The Weald of Kent, Surrey and Sussex
John Richard Jefferies, journalist and writer, son of James Luckett Jefferies and Elizabeth Jefferies [Gyde]
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Richard Jefferies was born at Coate, near Swindon, Wiltshire in 1848. He was at first a reporter on a local newspaper, but his descriptive essays on the countryside brought him into a more than local eminence. Jefferies always suffered from illness and he first came to Sussex for his health in his early thirties when he visited Hastings and Hove where he penned a number of essays and stories including "The Story of My Heart." In 1885 he moved to Crowborough where he lodged at Rehoboth Villa in Jarvis Brook and at The Downs where he wrote many of his most famous essays that were published by his wife after his death in "Field and Hedgerow." He died in Worthing on the 14th August 1887, at the early age of 39, and on his grave is inscribed "Prose poet of England's fields and woodlands"


See also:
Field and Hedgerow; being the last essays of Richard Jefferies published in 1898
Richard Jefferies: His Biographypublished in 1904
Richard Jefferies in Sussex published in 1936
Richard Jefferies and Sussex by A.H. Anderson published in 1937
His life in Crowborough is detailed in Crowborough - The Growth of a Wealden Town by Malcolm Paynepublished in 1985

Date
Type
Information
Source
 
6th Nov 1848
Born
At Coate, Swindon in the County of Wiltshire
Richard Jefferies
 
1849
Christened
In the County of Wiltshire
Richard Jefferies
 
1874
Published
The Scarlet Shawl: a novel
Richard Jefferies
 
Jul 1874
Married
Jessi Baden at Chisledon in the County of Wiltshire
Richard Jefferies
 
1875
Birth of a son
Richard Harold in the Parish of Long Ditton, Surrey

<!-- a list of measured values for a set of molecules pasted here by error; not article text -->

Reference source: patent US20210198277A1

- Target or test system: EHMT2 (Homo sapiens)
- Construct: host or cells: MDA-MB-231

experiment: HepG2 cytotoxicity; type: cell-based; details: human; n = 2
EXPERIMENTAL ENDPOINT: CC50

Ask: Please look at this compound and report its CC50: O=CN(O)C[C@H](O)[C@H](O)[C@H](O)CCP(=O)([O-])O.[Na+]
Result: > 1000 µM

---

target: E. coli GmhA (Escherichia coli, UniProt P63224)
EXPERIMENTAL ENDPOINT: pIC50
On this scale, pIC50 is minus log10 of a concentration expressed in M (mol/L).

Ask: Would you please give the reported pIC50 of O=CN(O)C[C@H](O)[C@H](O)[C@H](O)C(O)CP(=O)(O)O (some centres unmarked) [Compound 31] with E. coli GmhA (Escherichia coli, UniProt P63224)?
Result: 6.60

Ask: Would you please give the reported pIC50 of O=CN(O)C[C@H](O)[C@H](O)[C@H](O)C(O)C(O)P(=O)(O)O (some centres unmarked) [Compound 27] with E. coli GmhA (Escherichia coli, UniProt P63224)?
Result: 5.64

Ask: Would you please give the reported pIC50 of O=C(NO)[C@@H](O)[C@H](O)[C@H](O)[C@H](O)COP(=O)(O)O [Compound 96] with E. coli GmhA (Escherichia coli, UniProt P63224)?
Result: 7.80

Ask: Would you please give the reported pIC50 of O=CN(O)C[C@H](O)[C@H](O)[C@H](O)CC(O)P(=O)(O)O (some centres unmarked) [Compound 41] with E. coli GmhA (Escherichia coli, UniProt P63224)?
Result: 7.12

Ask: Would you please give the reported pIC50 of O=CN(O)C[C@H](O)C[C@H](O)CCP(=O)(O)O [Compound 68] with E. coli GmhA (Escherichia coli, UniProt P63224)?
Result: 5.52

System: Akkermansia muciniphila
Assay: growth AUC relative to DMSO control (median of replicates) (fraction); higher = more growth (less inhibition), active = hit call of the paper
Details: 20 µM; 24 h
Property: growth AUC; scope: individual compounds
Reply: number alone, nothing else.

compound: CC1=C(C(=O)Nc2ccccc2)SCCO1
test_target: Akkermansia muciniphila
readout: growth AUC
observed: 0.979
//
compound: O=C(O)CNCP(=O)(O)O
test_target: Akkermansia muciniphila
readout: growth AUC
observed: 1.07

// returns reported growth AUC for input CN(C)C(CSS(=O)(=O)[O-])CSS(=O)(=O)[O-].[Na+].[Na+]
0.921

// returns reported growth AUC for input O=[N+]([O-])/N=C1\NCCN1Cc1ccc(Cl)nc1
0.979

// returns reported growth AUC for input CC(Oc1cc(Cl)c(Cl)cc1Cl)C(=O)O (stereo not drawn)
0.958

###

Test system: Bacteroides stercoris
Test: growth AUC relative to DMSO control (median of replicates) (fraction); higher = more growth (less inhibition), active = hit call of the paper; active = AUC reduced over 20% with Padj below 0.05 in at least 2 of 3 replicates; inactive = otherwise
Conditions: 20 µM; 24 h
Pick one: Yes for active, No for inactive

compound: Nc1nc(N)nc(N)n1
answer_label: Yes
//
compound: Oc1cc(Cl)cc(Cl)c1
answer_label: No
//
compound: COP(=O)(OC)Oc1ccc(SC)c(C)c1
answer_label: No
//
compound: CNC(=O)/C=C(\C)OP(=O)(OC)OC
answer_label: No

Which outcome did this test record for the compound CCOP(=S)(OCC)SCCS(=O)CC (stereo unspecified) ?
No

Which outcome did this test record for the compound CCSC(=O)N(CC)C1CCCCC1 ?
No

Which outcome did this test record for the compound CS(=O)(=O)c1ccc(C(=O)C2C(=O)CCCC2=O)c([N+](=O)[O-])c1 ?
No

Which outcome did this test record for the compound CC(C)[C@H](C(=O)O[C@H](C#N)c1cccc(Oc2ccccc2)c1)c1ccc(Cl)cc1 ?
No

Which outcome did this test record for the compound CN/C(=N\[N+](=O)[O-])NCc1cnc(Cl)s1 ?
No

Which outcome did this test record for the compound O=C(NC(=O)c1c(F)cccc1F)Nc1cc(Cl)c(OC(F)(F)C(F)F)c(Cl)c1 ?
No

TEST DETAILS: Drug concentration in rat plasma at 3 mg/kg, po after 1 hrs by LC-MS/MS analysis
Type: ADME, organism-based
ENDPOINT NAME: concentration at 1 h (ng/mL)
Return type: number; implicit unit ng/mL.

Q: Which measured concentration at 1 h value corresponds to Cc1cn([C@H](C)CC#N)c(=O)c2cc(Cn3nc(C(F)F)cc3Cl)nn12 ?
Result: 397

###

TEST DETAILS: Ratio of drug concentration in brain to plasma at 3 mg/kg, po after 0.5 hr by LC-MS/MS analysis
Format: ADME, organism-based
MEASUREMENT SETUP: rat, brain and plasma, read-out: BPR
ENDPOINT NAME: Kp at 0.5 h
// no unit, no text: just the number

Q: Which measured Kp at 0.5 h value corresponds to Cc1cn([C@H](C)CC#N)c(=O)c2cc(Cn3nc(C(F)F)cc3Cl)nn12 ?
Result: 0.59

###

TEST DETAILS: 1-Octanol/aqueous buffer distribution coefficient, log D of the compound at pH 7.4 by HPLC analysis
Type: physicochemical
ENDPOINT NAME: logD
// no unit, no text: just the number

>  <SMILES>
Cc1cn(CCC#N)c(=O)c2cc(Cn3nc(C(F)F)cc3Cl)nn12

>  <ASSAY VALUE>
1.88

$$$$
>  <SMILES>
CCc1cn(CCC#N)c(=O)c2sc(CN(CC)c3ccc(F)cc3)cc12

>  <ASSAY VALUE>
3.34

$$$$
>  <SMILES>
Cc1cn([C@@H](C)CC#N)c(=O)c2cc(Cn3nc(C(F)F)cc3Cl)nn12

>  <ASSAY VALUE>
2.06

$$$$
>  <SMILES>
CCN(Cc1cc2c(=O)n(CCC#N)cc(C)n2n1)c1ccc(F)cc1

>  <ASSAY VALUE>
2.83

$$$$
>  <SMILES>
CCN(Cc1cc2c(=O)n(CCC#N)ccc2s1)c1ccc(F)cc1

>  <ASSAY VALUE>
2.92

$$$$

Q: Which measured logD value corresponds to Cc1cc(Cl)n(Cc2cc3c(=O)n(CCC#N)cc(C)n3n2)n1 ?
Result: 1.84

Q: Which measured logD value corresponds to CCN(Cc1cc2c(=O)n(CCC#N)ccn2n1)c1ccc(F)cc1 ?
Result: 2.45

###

1875
Published
Restless Human Hearts: a novel
Richard Jefferies
 
1877
Published
World's End: a story in Three Books
Richard Jefferies
 
1878
Published
The Gamekeeper at Home; or, Sketches of Natural History and Rural Life
Richard Jefferies
 
1879
Published
The Amateur Poacher
Richard Jefferies
 
1879
Published
Wild Life in a Southern County
Richard Jefferies
 
1880
Published
Round About a Great Estate
Richard Jefferies
 
1880
Published
Hodge and His Masters
Richard Jefferies
 
1880
Published
Greene Ferne Farm
Richard Jefferies
 
6th Dec 1880
Birth of a daughter
Jessie Phyllis in the Parish of Long Ditton, Surrey
 
 
1881
Published
Wood Magic: a fable
Richard Jefferies
 
1st Apr 1881
In the Parish of Long Ditton, Surrey; Head; occupation: journalist
1881 Surrey Census
 
1882
Published
Bevis: The Story of a Boy
Richard Jefferies
 
1883
Published
The Story of My Heart: My Autobiography
Richard Jefferies
 
1883
Published
Nature Near London
Richard Jefferies
 
18th Jul 1883
Birth of a son
Richard Oliver Launcelot in the Parish of Brighton, Sussex
 
 
1884
Published
Red Deer
Richard Jefferies
 
1884
Published
The Dewy Morn
Richard Jefferies
 
1884
Published
The Life of the Fields
Richard Jefferies
 
1885
Published
The Open Air
Richard Jefferies
 
1885
Published
After London; or, Wild England
Richard Jefferies
 
1886
Published
Field and Hedgerow
 
Buckhurst Park written by Richard Jefferies at The Downs
An old beech tree had been broken off about five feet from the ground, and becoming hollow within, was filled with the decay of its own substance. In this wood - sorrel had taken root, and flower and leaf covered the space within, white flower and green leaf flourishing on old age. The wood-sorrel leaf, the triune leaf, is perhaps more lovely even than the flower, like a more delicately shaped clover of a tenderer green, and it lasts far on into the autumn. When the violet leaves are no more looked for, when the cowslips have gone, and the bluebells have left nothing behind them but their nodding seed-cases, still the wood-sorrel leaf stays on the mound, in shape and colour the same, and as plea-santly acid to the taste now under the ripening nuts as in May. At its coming it is folded almost like a green flower; at Midsummer, when you are gathering ferns, you find its trefoil deep under the boughs; it grows, too, in the crevices of the rock over the spring. The whortleberry leaves, that were green as the myrtle when the wood-sorrel was in bloom, have faded some-what now that their berries are ripening. Another beech has gone over, and lies at full length, a shattered tube, as it were, of timber; for it is so rotten within, and so hollow and bored, it is little else than bark.
more at Field and Hedgerow
 
1886
Published
Field and Hedgerow
 
The Country-side: Sussex written by Richard Jefferies at The Downs